“The Spear Of Longinus”
For no apparent reasons I have high hopes on this one. I really need a record that blows away all holiday fat accumulated during the past weeks. “The Spear Of Longinus” was maybe not the fat burner I’d hoped for but it’s still enough to burn away the most excessive of the holiday build up. Infernal Legion was not at all what I need or wanted. Continue reading
MYTHOLOGICAL COLD TOWER
Brazilian Mythological Cold Tower is one of these bands that I know of but never have heard a full album by. I might have come upon the odd tune here or there but never a whole album. Having been around for as long as they have there is a bit of a cult surrounding them by now. Continue reading
“The Dragon Lineage Of Satan”
You might wonder how many black metal records you can take before you get sick to your stomach. My answer is that no black metal record can make your stomach ache; it can only give you feelings of pleasures. Which is exactly what Pact did to me. Continue reading
From the first note I thought that this was going to be a total Entombed rip-off but it turned out to be a bit more original than that. This is heavy death metal with a slight Swedish touch. Perhaps along the lines of Grave in their heavier moments. That only brings along nice memories. And nice memories you can’t have too many of, even if it is death metal you reminiscence about. Continue reading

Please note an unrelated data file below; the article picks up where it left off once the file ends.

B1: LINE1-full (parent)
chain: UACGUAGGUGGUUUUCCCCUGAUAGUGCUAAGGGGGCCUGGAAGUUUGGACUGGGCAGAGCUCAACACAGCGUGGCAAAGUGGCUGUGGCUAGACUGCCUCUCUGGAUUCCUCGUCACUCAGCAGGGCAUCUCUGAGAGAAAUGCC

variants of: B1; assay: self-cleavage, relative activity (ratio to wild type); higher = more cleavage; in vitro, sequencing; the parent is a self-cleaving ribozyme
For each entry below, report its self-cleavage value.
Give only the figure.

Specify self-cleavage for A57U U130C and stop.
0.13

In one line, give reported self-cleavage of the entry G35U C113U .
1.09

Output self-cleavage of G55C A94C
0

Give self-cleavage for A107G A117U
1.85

Virgin Steele – “Age Of Consent” REMASTER (Steamhammer / SPV)
Originally released in the late 80s, this was ‘barbarian romantic’ metallers Virgin Steele 4th album although described by vocalist Dave DeFeis as ‘…the one that got away..it was sent out without any promotion or fanfare (and) many people were completely unaware of its existence…’. Given that, DeFeis has gone outta the way this time round to do this album justice by firstly re-mastering all the songs resplendent in two formats: double digipak incl. new booklet with rare photos and new liner notes by David DeFeis; Double digipak incl. new booklet with rare photos and new liner notes by David DeFeis. Naturally, there is wealth of bonus material, which is worth buying for in itself as it perfectly encapsulates the sheer breadth and depth of Virgin Steele’s talent and musical dexterity from the early Slayeresque thrasher ‘The Curse’ to the 70s hard rock cover of Bloodrock’s ‘Breach Of Lease’ to an epic take of Priest’s ‘Screaming For Vengeance’. Elsewhere, there is an acoustic and somewhat melancholic version of ‘Noble Savage’ and the dark, romantic piano composition of ‘Under The Graveyard Moon’, written by DeFeis only in August 2011. With a total of 23 monumental tracks, this re-issue not only puts to rest any historical unfinished business, but serves as a definitive compilation for anyone wanted to check out the wonders and majesty of a band who inspired the likes of Queensryche and Metallica no less.
The 11th Hour – “Lacrima Mortis” (Napalm Records)